This channel is employed using the simple write policy illustrated in FIG. 3, where at each iteration i the same input x ε X and the same target bin d ε D is used. Here D denotes the set of all half-open intervals contained in Y. The re-writing process stops at the first time instant L when YL ε d and the corresponding channel output is Y=YL. The statistics of Y given the inputs x, d are given by QY|X,D(y|x,d). The maximum information rate I(X, D; Y) given the cost constraint E[L]≦κ is referred to herein as the cost-constrained capacity of this channel. The output of the i-th write attempt is denoted Yi, and the final output of the write process is denoted by Y Δ YL.

FIG. 3 depicts a more detailed model of the act of writing to a single memory location. The source 302 generates the location X to be signaled and the encoding interval D. The first attempt at writing is illustrated by the box 304A. If the result of writing to the memory location is within the desired interval, D, then the multiplexer (MUX) 306 accepts the result as the written value to memory and no more iterations take place. If on the other hand, the result of the box 304A is not within the desired interval D, a second attempt at writing is made, the result of which is obtained by the box 304B. As before, if the result is within the desired interval D, then the MUX 306 accepts the result as the written value to memory and no more iterations are done. If the result is not within the interval D, a third attempt is made, etc. The collective actions taken in here, that is, specifying a signal to be input to a memory location as well as the checking of the results of the signal and management of the iterative write loop are performed by the write control circuitry.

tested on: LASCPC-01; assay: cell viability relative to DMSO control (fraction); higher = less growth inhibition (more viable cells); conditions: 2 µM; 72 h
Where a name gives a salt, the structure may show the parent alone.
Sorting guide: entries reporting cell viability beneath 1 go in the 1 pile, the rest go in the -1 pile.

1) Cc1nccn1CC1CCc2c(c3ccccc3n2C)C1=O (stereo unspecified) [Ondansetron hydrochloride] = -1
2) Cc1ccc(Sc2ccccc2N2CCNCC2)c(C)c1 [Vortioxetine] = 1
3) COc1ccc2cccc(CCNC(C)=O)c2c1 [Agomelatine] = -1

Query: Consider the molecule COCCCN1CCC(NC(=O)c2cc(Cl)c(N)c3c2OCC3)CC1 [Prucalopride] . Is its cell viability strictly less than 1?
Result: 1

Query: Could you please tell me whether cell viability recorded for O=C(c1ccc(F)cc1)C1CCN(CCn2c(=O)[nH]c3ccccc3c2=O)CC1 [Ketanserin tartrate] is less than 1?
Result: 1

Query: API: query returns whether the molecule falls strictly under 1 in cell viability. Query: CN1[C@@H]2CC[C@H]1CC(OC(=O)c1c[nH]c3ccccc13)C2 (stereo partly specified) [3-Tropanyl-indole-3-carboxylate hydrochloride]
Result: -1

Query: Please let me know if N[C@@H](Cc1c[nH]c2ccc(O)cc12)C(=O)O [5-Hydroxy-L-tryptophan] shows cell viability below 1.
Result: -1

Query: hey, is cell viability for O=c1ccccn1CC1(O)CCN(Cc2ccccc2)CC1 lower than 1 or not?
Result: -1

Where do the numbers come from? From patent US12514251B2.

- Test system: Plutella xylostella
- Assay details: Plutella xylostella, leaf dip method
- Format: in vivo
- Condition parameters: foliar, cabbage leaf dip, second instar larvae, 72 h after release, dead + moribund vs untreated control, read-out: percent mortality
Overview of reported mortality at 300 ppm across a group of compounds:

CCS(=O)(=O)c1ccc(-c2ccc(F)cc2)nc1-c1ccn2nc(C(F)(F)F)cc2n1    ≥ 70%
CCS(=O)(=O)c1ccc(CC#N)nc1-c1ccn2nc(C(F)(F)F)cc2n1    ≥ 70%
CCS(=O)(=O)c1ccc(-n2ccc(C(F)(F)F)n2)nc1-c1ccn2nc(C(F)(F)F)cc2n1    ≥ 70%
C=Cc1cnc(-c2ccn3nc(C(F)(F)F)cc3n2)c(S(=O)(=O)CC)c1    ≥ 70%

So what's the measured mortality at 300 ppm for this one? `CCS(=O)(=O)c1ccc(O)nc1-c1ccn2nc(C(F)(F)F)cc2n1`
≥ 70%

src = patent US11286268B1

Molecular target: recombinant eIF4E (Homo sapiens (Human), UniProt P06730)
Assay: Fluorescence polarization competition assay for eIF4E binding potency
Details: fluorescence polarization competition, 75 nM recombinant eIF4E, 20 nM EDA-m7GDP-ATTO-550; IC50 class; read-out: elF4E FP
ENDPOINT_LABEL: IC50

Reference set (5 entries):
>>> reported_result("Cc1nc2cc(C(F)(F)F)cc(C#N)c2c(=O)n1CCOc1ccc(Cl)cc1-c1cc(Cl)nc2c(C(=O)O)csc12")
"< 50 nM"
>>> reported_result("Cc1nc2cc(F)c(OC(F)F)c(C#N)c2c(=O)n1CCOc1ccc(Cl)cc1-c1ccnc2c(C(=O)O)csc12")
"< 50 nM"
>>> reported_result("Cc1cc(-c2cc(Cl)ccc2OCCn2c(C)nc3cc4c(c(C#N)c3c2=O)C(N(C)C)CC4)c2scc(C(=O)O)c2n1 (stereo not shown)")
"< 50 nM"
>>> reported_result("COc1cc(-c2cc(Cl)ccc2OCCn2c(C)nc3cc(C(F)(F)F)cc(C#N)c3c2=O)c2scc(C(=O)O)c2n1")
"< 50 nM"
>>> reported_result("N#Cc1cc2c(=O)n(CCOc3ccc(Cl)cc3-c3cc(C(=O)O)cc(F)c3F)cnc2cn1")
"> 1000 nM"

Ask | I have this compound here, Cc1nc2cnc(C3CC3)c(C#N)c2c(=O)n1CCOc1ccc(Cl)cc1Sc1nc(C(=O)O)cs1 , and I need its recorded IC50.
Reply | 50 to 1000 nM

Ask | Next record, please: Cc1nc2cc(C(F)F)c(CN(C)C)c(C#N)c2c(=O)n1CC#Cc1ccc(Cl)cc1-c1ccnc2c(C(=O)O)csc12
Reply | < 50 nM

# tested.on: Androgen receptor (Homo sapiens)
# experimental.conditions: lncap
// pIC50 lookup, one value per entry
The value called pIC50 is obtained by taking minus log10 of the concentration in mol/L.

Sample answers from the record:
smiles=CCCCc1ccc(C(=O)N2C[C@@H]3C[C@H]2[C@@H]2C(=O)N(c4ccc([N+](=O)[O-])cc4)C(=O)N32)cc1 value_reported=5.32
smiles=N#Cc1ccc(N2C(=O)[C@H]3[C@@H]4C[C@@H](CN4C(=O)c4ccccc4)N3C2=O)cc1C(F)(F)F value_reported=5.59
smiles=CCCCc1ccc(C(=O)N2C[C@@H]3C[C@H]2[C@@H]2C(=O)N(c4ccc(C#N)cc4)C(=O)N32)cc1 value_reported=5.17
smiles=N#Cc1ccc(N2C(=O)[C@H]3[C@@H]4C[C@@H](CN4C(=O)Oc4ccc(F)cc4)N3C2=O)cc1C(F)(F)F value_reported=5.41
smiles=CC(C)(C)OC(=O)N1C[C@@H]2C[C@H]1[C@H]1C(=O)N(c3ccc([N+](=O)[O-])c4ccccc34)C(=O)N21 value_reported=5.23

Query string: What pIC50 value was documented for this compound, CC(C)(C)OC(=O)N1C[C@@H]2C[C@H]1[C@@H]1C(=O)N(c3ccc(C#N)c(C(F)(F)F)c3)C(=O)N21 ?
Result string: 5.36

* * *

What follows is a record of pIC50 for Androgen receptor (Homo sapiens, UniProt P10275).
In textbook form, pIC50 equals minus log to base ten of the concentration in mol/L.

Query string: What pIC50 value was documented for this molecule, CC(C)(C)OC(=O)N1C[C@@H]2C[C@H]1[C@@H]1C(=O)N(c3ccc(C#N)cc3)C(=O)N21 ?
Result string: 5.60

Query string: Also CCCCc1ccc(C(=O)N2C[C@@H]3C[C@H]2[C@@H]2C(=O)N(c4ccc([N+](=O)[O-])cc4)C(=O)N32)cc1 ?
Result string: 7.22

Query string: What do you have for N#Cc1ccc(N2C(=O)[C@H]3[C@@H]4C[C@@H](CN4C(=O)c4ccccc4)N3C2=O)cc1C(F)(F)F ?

An exemplary embodiment writes to a memory using an iterative write process that is responsive to bin location and sizes that correspond to data values to be written to the memory. In an exemplary embodiment, a bin is an interval of resistances. By convention, the bin location is the leftmost border of the bin, and the bin size is the length of that interval. Note that there is a multiplicity of equivalent definitions for the bin location and this one is chosen simply for convenience. An embodiment for PCM programs a memory cell with a desired resistance range using an adjustable reset pulse for coarse precision followed by a one or more annealing pulses as a function of a read resistance value and a desired resistance range.

As described previously, one measure of cost is the number of iterations required to write a given value to a memory cell. It is often the case that given bins of the same size, it requires a different number of iterations to write one value than it takes to write another value. Typically, it takes more iterations to write a value associated with a middle range resistance value than it takes to write a value associated with a high or low range resistance value. This variability can lead to unpredictable write times or the requirement to pace all writing according to the bin requiring the highest number of iterations. Exemplary embodiments described herein allow the use of variable sized bins (i.e., they cover different size resistance ranges) in order to even out (e.g., make substantially the same) the average number of iterations associated with each bin.

Exemplary embodiments include a method and apparatus for writing to a memory that supports possible rewriting. A signal to be written into a memory location is selected based on the bin locations and input data specifying desired memory location content.